• Lead by example. Take turns reading paragraphs or pages, and maintain a reasonable reading speed so they emulate your pace.
  • Add an action where you both stop reading at unknown or longer (multisyllabic) words to analyze sounds; this causes readers to pause and contemplate.
  • Write these words on a separate piece of colourful stationery, which will become the book's running vocabulary list. At the end of reading time, you can look up meanings together online or in a physical dictionary!

Reading should be a marathon, not a sprint. A child or student will get the most out of literature when they incorporate time, tools, and techniques to truly and fully understand text. Your bookworm should inch along at his or her most productive speed, so trust the turtle: precision and perseverance matter more than urgency.

••

At Halifax Learning, we use the Gray Oral Reading TestFifth Edition (GORT5) measure reading fluency and reading comprehension.

GORT–5 is one of the most widely used measures of oral reading fluency and comprehension in the United States. The GORT–5 has two equivalent forms: Form A and Form B. Each form contains 16 developmentally sequenced reading passages with five comprehension questions each. —Pearson

It doesn't take an expert in reading instruction to predict rushing as a symptom of a struggling reader. It does require expertise to remediate the systemic effects of poor reading instruction. SpellRead is a marathon that trains the most important muscle in our bodiesthe brainto complete and win the marathon!

Program Walkthrough

If you or a family member is struggling to discover the love of reading, book a free, no-obligation literacy skills assessment today. In less than 1 hour, you will learn more about how you or a loved one processes language and comprehends text.
Free Assessment

RESOURCES:

Library of Congress Aesop Fables: http://read.gov/aesop/025.html
Newsela: https://newsela.com/
The Owl Teacher: https://theowlteacher.com/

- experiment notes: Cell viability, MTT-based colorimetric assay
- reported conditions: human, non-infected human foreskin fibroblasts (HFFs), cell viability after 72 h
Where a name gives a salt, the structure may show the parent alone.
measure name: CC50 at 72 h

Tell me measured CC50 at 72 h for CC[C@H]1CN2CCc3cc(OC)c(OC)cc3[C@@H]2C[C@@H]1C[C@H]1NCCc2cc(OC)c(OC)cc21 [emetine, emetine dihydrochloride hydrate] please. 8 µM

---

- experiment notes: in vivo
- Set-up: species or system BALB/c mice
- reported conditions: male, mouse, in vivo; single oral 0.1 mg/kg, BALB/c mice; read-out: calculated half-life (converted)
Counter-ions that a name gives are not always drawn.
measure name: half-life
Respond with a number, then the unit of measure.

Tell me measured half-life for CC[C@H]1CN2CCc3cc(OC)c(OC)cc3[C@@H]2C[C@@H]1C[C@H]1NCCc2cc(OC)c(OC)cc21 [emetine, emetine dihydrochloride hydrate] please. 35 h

Pearson: https://www.pearsonclinical.ca/en/products/product-master/item-404.html

Topics: reading
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9 Questions: Evaluating a Reading Program

By Megan Brooks on Tue, Sep 25, 2018 @ 03:05 PM

camylla-battani-784361-unsplashAre you looking for literacy support and feeling overwhelmed, confused or frustrated? Let Halifax Learning help.

You should know exactly what you’re signing up for and we strive to empower our visitors with accurate and practical information. We know there are other programs out there and that you will do your due diligence in making a final decision for you and your family. To make this process easier, we've compiled a list of 10 FAQs that we recommend you ask us and any other service providers you may visit! 

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1. Does your program address the 5 core skills needed to become a skilled reader?

Research has identified five core components to inform effective reading instruction.
  1. Phonological Awareness
  2. Phonics
  3. Vocabulary Development
  4. Reading Fluency
  5. Reading Comprehension
We're proud to say SpellRead was designed with them in mind. Download our free guide, "All Children Reading Well" to learn more.

2. How do you measure student progress?

SpellRead provides a clear path for your child to master phonological automaticity, to transfer those skills and to become efficient readers. Our program is explicit, systematic, multi-sensory, evidence-driven and meets the needs of even the most struggling learner.

SpellRead integrates on-going assessment and evaluation through carefully designed card packs for timed reading. This ensures students achieve automatic recognition of the letter, sound relationship. Students work toward realistic goals, receive on-going review and individualized instruction. Did we mention you can play fun games with the packs too!